|Class 71 train exiting the Oslo Tunnel at Oslo Central Station|
|Start||Oslo Central Station|
|No. of stations||1|
|Opened||1 June 1980|
|Owner||Norwegian National Rail Administration|
|Line length||3,632 m (11,916 ft)|
|No. of tracks||Double|
|Track gauge||1,435 mm (4 ft 8 1⁄2 in)|
|Electrified||15 kV 16 2⁄3 Hz AC|
The Oslo Tunnel (Norwegian: Oslotunnelen) is a 3,632-meter (11,916 ft), double-track, railway tunnel which runs between Olav Kyrres plass and Oslo Central Station (Oslo S) in Oslo, Norway. The tunnel constitutes the eastern-most section of the Drammen Line and runs below the central business district of Oslo. It features the four-track Nationaltheatret Station, Norway's second-busiest railway station, where the Oslo Tunnels lies directly beneath the Common Tunnel of the Oslo Metro. At Frogner, Elisenberg Station was built, but has never been taken into use. The tunnel is the busiest section of railway line in Norway and serves all west-bound trains from Oslo, including many services of the Oslo Commuter Rail and the Airport Express Train.
Traditionally, Oslo had two stations, the larger Oslo East Station (or Oslo Ø, located at the spot of the current Oslo S) and Oslo West Station (Oslo V), which served the Drammen Line. This caused a physical barrier between the two parts of the railway network, only connected by the Oslo Port Line which ran in part in city streets. Formal planning of a central station and a tunnel connecting the Drammen Line to Oslo Ø started in 1938, and the final plans were approved in 1968. The Oslo Tunnel opened on 1 June 1980, and made it possible to close Oslo V in 1989. Nationaltheatret saw a major upgrade in 1999, when it was expanded to four tracks, and from 2008 to 2010, the tunnel will see a major technical upgrade. There are plans to build a second tunnel to increase train capacity west of Oslo.
The tunnel constitutes the easternmost 3,632 meters (11,916 ft) of the Drammen Line, and runs between Oslo S and Skøyen. At Oslo S, 12 of the 19 tracks (platforms 2 through 13) connect to the tunnel, which is shaped as a funnel, eventually merging the twelve tracks into two. The tunnel runs below some important heritage buildings in Oslo, including Basarhallene, the Parliament of Norway Building and Oslo Cathedral.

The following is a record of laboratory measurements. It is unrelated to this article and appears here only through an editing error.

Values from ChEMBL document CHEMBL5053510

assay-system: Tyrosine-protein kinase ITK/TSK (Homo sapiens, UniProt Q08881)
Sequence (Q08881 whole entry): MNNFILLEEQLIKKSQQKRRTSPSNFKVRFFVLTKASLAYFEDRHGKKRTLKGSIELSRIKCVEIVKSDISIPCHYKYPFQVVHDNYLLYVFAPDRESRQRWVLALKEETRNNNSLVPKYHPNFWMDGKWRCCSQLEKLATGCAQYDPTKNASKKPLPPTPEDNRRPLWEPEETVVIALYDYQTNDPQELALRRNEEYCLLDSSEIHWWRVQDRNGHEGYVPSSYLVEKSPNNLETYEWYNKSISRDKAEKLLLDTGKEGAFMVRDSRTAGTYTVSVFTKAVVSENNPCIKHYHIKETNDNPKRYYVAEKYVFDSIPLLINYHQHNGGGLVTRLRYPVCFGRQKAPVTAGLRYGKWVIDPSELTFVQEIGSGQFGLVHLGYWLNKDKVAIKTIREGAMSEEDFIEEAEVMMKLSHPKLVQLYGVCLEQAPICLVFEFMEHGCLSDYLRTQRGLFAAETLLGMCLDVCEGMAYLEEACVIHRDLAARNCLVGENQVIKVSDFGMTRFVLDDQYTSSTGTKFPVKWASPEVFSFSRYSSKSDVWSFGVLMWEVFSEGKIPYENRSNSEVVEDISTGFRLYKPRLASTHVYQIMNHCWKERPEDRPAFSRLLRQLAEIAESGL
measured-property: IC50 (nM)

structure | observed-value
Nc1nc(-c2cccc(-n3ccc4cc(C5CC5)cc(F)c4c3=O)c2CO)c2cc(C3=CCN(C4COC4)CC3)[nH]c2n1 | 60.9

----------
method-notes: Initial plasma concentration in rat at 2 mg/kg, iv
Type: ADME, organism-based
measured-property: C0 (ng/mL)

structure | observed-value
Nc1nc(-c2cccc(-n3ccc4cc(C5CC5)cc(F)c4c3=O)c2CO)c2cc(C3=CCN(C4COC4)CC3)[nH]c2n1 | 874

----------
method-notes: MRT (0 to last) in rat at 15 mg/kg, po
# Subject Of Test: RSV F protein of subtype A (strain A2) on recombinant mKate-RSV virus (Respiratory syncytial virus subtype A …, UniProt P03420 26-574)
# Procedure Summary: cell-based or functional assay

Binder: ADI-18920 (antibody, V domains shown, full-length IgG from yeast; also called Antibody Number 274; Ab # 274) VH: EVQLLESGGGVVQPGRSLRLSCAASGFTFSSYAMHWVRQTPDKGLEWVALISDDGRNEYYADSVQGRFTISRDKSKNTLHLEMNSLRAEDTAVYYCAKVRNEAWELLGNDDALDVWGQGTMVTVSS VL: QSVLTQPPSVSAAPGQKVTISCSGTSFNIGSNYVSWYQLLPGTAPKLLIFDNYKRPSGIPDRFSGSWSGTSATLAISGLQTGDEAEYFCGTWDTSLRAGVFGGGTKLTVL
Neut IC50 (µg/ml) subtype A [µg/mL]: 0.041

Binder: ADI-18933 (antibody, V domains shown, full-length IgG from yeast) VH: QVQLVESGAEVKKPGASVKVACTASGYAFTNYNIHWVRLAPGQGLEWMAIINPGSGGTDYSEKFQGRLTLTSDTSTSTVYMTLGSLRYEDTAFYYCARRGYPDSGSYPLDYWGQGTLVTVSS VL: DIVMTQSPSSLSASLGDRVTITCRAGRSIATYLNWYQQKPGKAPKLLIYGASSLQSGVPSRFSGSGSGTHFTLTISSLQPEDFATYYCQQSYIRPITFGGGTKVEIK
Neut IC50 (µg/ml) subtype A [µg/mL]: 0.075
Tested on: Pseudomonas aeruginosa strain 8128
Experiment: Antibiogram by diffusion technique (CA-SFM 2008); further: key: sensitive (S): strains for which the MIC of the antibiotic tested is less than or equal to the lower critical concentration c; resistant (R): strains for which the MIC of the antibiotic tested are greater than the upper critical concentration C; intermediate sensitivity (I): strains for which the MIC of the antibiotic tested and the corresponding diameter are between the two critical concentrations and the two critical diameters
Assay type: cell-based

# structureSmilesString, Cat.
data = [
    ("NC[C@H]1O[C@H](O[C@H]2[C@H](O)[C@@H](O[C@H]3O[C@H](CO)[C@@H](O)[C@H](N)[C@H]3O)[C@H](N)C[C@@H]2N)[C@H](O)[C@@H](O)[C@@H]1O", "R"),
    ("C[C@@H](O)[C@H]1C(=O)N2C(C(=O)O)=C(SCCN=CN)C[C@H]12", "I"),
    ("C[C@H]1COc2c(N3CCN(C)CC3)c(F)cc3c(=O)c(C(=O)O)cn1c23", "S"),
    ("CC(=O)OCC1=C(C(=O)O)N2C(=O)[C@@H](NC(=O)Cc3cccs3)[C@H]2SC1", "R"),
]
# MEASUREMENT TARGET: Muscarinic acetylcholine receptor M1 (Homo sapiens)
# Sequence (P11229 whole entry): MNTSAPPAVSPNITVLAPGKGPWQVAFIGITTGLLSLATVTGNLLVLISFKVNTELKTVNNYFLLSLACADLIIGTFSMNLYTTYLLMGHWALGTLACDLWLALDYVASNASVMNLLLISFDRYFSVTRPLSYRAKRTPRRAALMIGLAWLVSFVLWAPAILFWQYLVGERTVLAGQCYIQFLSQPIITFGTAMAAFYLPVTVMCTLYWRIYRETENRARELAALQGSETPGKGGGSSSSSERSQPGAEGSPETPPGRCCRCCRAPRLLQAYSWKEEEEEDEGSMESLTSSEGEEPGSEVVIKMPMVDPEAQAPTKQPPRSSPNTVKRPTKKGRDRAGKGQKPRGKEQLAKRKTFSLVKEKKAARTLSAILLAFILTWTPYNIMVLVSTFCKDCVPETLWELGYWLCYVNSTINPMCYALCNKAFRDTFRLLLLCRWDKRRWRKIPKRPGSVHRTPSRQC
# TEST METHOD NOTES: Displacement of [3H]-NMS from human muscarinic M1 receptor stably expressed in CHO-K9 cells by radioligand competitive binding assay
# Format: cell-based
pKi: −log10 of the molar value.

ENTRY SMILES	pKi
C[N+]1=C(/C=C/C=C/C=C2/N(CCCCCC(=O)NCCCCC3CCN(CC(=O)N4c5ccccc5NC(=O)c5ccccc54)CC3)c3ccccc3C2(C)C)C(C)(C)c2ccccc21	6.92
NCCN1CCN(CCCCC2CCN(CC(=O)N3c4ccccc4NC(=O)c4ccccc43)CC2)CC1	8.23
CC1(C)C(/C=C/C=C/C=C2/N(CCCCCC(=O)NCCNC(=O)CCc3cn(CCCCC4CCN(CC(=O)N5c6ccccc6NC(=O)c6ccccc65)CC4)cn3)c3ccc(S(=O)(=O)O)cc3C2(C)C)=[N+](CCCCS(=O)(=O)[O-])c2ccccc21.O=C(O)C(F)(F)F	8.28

Nationaltheatret Station is the second-busiest railway station in the country, and is located below the Oslo Metro station with the same name. The station has four tracks and two 220-meter (720 ft) long island platforms, serving the central business district of Oslo. Through this section, the line runs below the Common Tunnel of the Oslo Metro for 280 meters (920 ft). At this point, the line is 18 meters (59 ft) below the surface.
Elisenberg Station, located in Frogner, is partially built, including a 220-meter (720 ft) long island platform and one of the entrances. The line follows Bygdøy allé and surfaces just west of Olav Kyrres plass. Immediately afterwards, the Skøyen–Filipstad Line merges into the Drammen Line. The next station along the line is Skøyen Station.
The Oslo Tunnel is the most heavily trafficked section of mainline railway in Norway. It has a theoretical capacity of 40 trains per hour in each direction, and an applied capacity of 24 trains per hour in each direction. In rush hour, there are up to 20 trains operating through the tunnel, with a capacity of 8,000 passengers per hour.
All eight line of the Oslo Commuter Rail have some or all of their services operate through the tunnel, although many of these terminate at Skøyen. The Airport Express Train operates three hourly services through the tunnel and the Norwegian State Railways operate regional trains along the Vestfold Line and intercity trains along the Sørland Line and Bergen Line through the tunnel. Freight trains along the Sørland Line operate through the tunnel, although only at night, while freight trains along the Bergen Line do not, instead using the Roa–Hønefoss Line.